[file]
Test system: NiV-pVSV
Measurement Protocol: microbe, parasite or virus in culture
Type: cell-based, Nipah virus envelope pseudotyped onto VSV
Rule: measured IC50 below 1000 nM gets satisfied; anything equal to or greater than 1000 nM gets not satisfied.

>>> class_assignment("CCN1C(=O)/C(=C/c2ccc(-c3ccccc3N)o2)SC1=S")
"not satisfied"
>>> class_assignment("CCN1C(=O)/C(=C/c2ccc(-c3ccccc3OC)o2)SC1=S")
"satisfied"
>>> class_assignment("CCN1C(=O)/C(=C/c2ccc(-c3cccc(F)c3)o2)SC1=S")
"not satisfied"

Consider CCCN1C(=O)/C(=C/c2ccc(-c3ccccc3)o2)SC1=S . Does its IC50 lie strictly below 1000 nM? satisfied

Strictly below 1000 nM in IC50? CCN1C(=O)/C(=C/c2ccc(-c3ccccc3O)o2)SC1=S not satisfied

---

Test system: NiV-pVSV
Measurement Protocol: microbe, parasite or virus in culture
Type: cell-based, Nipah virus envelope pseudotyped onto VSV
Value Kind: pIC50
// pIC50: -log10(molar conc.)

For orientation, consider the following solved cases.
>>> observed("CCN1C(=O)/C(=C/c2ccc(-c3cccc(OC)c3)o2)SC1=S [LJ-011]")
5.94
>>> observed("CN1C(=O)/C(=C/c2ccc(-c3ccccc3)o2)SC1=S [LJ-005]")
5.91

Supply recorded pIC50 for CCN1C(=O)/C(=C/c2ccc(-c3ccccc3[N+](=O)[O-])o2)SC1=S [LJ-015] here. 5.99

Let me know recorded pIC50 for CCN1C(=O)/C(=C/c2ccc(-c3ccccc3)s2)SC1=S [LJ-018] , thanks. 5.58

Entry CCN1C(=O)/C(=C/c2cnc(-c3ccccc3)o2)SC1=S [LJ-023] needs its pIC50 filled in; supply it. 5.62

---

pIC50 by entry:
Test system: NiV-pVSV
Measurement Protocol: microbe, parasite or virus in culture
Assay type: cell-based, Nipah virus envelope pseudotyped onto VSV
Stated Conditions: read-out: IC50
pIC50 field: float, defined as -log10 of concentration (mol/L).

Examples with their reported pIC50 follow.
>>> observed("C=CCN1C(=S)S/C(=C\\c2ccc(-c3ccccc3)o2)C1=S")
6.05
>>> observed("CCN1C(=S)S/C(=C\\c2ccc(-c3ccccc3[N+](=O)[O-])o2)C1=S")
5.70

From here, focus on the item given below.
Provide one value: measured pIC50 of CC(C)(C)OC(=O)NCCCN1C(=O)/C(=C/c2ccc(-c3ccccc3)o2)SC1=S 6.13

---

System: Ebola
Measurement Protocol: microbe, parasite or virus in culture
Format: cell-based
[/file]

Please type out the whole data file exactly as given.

Test system: NiV-pVSV
Measurement Protocol: microbe, parasite or virus in culture
Type: cell-based, Nipah virus envelope pseudotyped onto VSV
Rule: measured IC50 below 1000 nM gets satisfied; anything equal to or greater than 1000 nM gets not satisfied.

>>> class_assignment("CCN1C(=O)/C(=C/c2ccc(-c3ccccc3N)o2)SC1=S")
"not satisfied"
>>> class_assignment("CCN1C(=O)/C(=C/c2ccc(-c3ccccc3OC)o2)SC1=S")
"satisfied"
>>> class_assignment("CCN1C(=O)/C(=C/c2ccc(-c3cccc(F)c3)o2)SC1=S")
"not satisfied"

Consider CCCN1C(=O)/C(=C/c2ccc(-c3ccccc3)o2)SC1=S . Does its IC50 lie strictly below 1000 nM? satisfied

Strictly below 1000 nM in IC50? CCN1C(=O)/C(=C/c2ccc(-c3ccccc3O)o2)SC1=S not satisfied

---

Test system: NiV-pVSV
Measurement Protocol: microbe, parasite or virus in culture
Type: cell-based, Nipah virus envelope pseudotyped onto VSV
Value Kind: pIC50
// pIC50: -log10(molar conc.)

For orientation, consider the following solved cases.
>>> observed("CCN1C(=O)/C(=C/c2ccc(-c3cccc(OC)c3)o2)SC1=S [LJ-011]")
5.94
>>> observed("CN1C(=O)/C(=C/c2ccc(-c3ccccc3)o2)SC1=S [LJ-005]")
5.91

Supply recorded pIC50 for CCN1C(=O)/C(=C/c2ccc(-c3ccccc3[N+](=O)[O-])o2)SC1=S [LJ-015] here. 5.99

Let me know recorded pIC50 for CCN1C(=O)/C(=C/c2ccc(-c3ccccc3)s2)SC1=S [LJ-018] , thanks. 5.58

Entry CCN1C(=O)/C(=C/c2cnc(-c3ccccc3)o2)SC1=S [LJ-023] needs its pIC50 filled in; supply it. 5.62

---

pIC50 by entry:
Test system: NiV-pVSV
Measurement Protocol: microbe, parasite or virus in culture
Assay type: cell-based, Nipah virus envelope pseudotyped onto VSV
Stated Conditions: read-out: IC50
pIC50 field: float, defined as -log10 of concentration (mol/L).

Examples with their reported pIC50 follow.
>>> observed("C=CCN1C(=S)S/C(=C\\c2ccc(-c3ccccc3)o2)C1=S")
6.05
>>> observed("CCN1C(=S)S/C(=C\\c2ccc(-c3ccccc3[N+](=O)[O-])o2)C1=S")
5.70

From here, focus on the item given below.
Provide one value: measured pIC50 of CC(C)(C)OC(=O)NCCCN1C(=O)/C(=C/c2ccc(-c3ccccc3)o2)SC1=S 6.13

---

System: Ebola
Measurement Protocol: microbe, parasite or virus in culture
Format: cell-based